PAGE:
For those kids who can log in and learn, BCCRC is already providing lessons and extra help, and it’s working well. “We’ve got lesson plans where about five of my staff are working with kids at home for at least about three to four hours doing homework, and then they do reading,” Cannon says. “This month was spelling madness so they do flash cards, they do their homework, and then they do some sort of fun activity on the Scholastic app or something like that online.”
Teachers typically start around 12 p.m. and end around 3–4 p.m. Tuesday–Thursday, and then break the monotony with more fun activities on Friday, such as virtual museum tours, match driving games or virtual story time, where teachers read illustrated story books through the Zoom app. Cannon says she’s already received calls for grateful parents, so things appear to be going well.
Along with the education effort, BCCRC’s staff have been packing up bags with fresh produce, meats and other food from Island Harvest, Provisions in Sag Harbor and other donors, as well as breakfasts and lunches from the East Hampton schools. “We’re also putting in an activity kit packet in the bag, like crayons and construction paper or things so they have something to do at home when they aren’t online with us,” Cannon adds, noting that kids in their after-school program range in age from 5–13 years old.
“This is our first phase. This is what we’ve been able to get done now. Now I’m going into my second phase, which is to call my teens and my college students and their families to see what their needs are,” she says. “I have at least about 25 or 30 of those families that I’m going to be calling to see what their needs are. Then we’re going to add them to the list and put something together.”
She’s set up Zoom sessions with activities for the older teens and is still working on the programming. “Once we get that built, then we’ll go to seniors. But it’s a process and there’s definitely the need for financial support. I know that these families are going to be without—without food, without income,” Cannon says, describing her vision for a “Center stimulus plan—where we’re going to pass the money down to the families in some way so that they’re not hurting.”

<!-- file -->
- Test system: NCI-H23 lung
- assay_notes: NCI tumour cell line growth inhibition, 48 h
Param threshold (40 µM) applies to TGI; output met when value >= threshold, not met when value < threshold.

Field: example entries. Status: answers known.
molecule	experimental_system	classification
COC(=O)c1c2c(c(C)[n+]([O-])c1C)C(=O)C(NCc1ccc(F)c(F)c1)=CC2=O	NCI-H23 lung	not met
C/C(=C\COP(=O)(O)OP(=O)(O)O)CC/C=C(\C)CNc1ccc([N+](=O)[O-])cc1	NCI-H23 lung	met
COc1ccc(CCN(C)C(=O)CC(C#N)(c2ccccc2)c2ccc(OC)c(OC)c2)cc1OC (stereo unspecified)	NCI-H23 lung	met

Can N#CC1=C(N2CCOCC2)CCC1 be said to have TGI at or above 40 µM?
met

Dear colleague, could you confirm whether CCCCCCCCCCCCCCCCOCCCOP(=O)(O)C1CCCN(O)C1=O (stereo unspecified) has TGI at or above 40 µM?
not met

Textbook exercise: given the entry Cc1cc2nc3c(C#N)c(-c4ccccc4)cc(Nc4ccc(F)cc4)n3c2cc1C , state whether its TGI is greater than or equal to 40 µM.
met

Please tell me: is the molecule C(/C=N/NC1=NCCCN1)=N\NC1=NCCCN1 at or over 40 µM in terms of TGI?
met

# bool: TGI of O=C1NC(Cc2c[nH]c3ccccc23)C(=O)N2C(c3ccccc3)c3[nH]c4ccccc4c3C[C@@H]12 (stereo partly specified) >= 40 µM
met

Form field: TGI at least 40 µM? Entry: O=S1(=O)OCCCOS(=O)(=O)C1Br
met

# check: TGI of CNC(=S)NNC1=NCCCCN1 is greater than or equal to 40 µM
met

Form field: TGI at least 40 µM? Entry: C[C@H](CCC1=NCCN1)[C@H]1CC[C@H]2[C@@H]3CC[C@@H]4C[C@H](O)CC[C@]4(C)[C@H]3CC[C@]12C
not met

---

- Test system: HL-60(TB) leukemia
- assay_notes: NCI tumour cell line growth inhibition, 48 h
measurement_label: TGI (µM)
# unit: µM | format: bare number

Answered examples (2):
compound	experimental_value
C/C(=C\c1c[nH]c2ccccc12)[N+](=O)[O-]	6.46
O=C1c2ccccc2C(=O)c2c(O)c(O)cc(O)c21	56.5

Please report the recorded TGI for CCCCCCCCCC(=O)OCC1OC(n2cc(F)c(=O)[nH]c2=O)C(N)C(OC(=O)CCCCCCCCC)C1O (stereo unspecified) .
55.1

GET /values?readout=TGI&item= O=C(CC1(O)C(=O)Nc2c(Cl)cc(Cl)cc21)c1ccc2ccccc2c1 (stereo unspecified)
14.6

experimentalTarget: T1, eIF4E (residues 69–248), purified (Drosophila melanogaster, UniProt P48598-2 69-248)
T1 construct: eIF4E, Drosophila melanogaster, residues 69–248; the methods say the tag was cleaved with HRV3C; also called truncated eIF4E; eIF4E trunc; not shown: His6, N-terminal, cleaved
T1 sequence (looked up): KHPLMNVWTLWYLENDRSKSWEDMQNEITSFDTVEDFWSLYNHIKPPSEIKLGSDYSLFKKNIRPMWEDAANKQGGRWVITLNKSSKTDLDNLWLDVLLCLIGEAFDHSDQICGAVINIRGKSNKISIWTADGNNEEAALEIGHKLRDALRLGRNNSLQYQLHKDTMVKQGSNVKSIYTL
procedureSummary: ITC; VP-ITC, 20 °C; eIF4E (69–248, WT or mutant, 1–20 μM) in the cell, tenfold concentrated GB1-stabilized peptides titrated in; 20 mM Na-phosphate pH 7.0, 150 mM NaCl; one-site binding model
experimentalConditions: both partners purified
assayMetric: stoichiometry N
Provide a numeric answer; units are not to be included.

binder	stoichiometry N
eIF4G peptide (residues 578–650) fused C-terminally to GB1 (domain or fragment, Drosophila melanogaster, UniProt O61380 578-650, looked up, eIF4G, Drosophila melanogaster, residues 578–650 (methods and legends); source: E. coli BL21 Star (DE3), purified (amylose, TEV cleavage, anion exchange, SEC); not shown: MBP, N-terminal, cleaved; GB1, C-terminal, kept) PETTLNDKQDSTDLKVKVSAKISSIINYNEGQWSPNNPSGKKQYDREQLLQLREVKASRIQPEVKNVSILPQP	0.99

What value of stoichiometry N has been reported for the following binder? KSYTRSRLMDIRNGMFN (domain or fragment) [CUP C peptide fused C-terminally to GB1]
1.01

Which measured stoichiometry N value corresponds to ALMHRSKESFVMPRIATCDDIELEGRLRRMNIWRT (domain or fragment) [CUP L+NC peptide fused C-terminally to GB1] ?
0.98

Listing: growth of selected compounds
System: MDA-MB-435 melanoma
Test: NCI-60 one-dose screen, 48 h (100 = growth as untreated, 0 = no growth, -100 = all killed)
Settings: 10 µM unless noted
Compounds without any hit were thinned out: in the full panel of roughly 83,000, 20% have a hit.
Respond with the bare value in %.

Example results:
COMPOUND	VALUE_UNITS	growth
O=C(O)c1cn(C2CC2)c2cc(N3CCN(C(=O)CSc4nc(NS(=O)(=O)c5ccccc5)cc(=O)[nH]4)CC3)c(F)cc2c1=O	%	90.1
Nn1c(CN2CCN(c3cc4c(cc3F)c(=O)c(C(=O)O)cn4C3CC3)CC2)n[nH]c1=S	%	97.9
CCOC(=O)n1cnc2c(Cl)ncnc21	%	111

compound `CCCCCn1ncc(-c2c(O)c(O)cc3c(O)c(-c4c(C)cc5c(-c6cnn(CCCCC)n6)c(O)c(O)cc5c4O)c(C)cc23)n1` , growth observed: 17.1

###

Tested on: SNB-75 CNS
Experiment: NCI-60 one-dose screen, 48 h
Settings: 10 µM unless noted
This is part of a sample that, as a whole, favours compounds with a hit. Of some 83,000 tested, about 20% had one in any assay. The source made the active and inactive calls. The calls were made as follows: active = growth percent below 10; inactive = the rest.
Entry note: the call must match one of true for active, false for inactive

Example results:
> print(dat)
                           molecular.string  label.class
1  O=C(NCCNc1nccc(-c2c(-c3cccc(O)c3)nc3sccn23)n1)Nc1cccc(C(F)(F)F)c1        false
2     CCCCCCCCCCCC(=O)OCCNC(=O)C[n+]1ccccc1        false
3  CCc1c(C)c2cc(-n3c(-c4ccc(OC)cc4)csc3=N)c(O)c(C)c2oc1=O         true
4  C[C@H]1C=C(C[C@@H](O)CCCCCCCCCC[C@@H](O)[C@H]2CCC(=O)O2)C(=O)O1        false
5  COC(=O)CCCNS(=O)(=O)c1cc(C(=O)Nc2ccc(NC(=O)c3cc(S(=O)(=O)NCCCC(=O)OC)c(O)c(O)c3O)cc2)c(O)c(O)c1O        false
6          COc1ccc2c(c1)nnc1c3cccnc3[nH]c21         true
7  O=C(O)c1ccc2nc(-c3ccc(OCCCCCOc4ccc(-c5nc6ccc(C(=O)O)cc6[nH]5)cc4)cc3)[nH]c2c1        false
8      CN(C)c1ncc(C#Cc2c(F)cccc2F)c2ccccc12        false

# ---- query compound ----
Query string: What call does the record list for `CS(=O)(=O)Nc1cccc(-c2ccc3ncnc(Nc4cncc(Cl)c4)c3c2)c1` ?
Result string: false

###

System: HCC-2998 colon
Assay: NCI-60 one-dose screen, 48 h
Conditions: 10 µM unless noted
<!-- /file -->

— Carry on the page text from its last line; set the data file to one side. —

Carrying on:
Right now, because of the need for social distancing and limited gathering, Cannon has had to turn away would-be volunteers, and she’s even had problems with donated computers because there’s no one around to set them up. “Financial support is basically what we need,” she says matter-of-factly. “We’re going to do the right thing with whatever is given…It’s crazy times.”
They’ve received some nice donations since the coronavirus crisis took hold, but the people BCCRC serves are hurting, and they’re going to need more. “These are families that have at least three or more kids, and if the money’s not coming in, you’ve got to pay the rent, you’ve got to pay this bill, you’ve got to pay the other bill. You have to pay for food and all that kind of stuff. And God forbid if somebody gets sick—they need money. I’m just being real,” Cannon says.
That said, she notes that BCCRC is there for anybody who needs help. The center welcomes anyone in the community who needs food or special assistance to call them at 631-537-0616. If no one answers, leave a message. Cannon says they’ll get it and call you back.
Visit bhccrc.org to learn more and to donate.